By then, Marcia and I had three mature daughters and the two of us had been running hard, building software firms for decades. We needed a sabbatical. We bought a private lake and 400-acre rural property in Huntsville. In addition, Marcia had important philanthropic plans and was well on her way to helping women and girls through her PeopleSense Foundation. During that period we travelled a lot through Thailand, Cambodia, New Zealand, Greece, Italy, Africa and California.

The next chapter

By 2010, my entrepreneurial itch was back. As Bill Gates says, “success is a lousy teacher.” Success brings hubris. It turns out, the quality of the founding team and market timing are often the best simple indicators of longer-term entrepreneurial success. There are many other qualities that are important for start-up scaling but those two are essential. So, too, is a willingness to be a generalist and do all the hard work necessary, often seven days a week for a few years, to get a start-up off the ground. When you are small, it is critical for the founding team to be intimately connected to customers and their problems. Face-to-face connected. Close customer relationships with founders and executives are necessary for success in all companies.

I set up a VC/private equity company called MindAngler to run my own capital and help others achieve success. I also discovered company refounding, which involves buying (for a relatively small amount of money) a business where tens of millions of misspent capital has been invested already. You fix the business though restructuring, an improved go-to-market strategy and better operations.  Today, I have two successfully refounded software businesses and a portfolio of three to four active VC investments.

In 2012, I got involved with the Creative Destruction Lab at the University of Toronto. Jesse Rogers, my other partner in EigenSpace, ran CDL and was also deeply involved in the extraordinarily successful Velocity Program for entrepreneurs at the University of Waterloo. Along with other mentors, I coached several CDL start-up cohorts and invested in three wearable technology companies (Thalmic, Push and Nymi). At the time, wearables were all the rage.

I really like computer science problems with the emphasis on science. Science tackles tough problems and involves experiments with uncertain outcomes. It takes time. In the beginning, a lean business model is often best, especially before you have discovered and developed scalable, reproducible business models. Once results are reproducible, it is time to raise money and scale quickly. Too much money too early is often dangerous. High expectations can lead to aberrant behaviour and to failure.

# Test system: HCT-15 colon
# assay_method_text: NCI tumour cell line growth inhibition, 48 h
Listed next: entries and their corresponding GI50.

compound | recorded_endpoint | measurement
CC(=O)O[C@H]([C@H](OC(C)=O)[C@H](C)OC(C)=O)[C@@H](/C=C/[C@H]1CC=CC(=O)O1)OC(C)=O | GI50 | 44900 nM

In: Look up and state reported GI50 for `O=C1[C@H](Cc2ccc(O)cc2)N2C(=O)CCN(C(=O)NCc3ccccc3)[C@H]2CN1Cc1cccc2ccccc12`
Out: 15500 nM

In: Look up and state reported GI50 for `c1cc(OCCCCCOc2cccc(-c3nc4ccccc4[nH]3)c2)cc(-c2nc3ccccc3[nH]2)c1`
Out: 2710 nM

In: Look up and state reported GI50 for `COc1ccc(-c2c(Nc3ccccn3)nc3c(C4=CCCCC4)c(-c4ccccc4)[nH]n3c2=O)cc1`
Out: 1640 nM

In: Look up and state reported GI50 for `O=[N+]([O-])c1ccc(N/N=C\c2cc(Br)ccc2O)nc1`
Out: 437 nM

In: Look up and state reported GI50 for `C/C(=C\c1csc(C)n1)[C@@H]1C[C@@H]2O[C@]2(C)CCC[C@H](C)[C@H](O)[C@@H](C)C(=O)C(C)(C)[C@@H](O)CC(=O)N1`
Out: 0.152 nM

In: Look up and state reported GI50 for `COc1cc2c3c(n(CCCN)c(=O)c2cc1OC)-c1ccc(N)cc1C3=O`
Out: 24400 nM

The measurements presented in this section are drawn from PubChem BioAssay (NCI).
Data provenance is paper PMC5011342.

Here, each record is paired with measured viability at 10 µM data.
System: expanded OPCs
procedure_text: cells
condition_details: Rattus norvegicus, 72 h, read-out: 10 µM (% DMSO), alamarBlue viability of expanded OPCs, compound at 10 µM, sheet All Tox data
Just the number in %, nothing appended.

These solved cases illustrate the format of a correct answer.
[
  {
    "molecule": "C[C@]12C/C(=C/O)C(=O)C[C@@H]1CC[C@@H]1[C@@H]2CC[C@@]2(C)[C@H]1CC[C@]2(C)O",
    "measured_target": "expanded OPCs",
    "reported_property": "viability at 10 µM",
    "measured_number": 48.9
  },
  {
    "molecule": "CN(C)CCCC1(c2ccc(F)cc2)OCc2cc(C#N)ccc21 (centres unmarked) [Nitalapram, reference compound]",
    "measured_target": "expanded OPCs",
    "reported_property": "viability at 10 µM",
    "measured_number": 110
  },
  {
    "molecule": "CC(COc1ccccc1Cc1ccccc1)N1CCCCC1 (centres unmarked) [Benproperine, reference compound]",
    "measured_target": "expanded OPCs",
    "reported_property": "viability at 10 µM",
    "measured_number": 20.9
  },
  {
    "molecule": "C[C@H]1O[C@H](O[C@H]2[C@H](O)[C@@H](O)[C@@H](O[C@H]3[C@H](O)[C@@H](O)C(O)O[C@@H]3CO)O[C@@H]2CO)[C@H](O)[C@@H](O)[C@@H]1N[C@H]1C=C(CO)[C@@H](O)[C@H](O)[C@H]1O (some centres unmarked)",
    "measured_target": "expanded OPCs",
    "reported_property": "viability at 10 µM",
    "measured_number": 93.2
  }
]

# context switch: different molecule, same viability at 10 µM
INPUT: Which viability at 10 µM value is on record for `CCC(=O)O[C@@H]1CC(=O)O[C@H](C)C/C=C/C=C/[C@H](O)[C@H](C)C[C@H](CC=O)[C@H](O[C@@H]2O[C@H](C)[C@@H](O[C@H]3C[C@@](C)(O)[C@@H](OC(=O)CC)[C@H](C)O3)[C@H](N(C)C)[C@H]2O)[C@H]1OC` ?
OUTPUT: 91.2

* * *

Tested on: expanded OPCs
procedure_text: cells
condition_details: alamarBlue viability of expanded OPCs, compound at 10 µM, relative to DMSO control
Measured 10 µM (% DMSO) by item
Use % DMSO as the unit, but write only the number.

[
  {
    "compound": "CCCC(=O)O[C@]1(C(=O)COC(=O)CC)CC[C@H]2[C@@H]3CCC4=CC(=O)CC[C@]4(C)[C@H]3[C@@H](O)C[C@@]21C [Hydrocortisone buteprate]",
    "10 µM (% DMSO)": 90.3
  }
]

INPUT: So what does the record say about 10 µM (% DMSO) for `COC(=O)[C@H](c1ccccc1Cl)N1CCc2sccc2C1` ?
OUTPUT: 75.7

In 2015 I focused on my two operating businesses, VirtaMove and HubHead. VirtaMove is in the Windows and Linux application modernization market. It provides an AI DevOps tool that automates the migration of legacy applications from unsupported operating systems to modern servers, VMs and the cloud. VirtaMove is built on containerization and low-level OS intercepts, offering a technically challenging solution. HubHead improves maintenance and reliability data for large asset intensive businesses by complementing their investments in plant maintenance and computerized maintenance management systems.

The adventure continues

In early 2021, Jesse, David and I launched EigenSpace with the goal of helping you own your software space. The objective is simple, accelerate start-ups and scale great software entrepreneurs in Canada. We are leveraging the learnings from successful programs, such as YC (Y Combinator) and my friend Matt Ocko’s DCVC (Data Collective Venture Capital) in the Valley, to make Canadian entrepreneurs more successful. Our founding team brings together years and years of experience in software and accelerators that will help EigenSpace cohorts. We believe that together we can create a community of success.

For me, it is the next step in the software adventure. We are so happy to have you as part of the community. Together, we want to help the EigenSpace Program software start-ups to launch faster, higher and with greater escape velocity. At lift-off velocity is critical.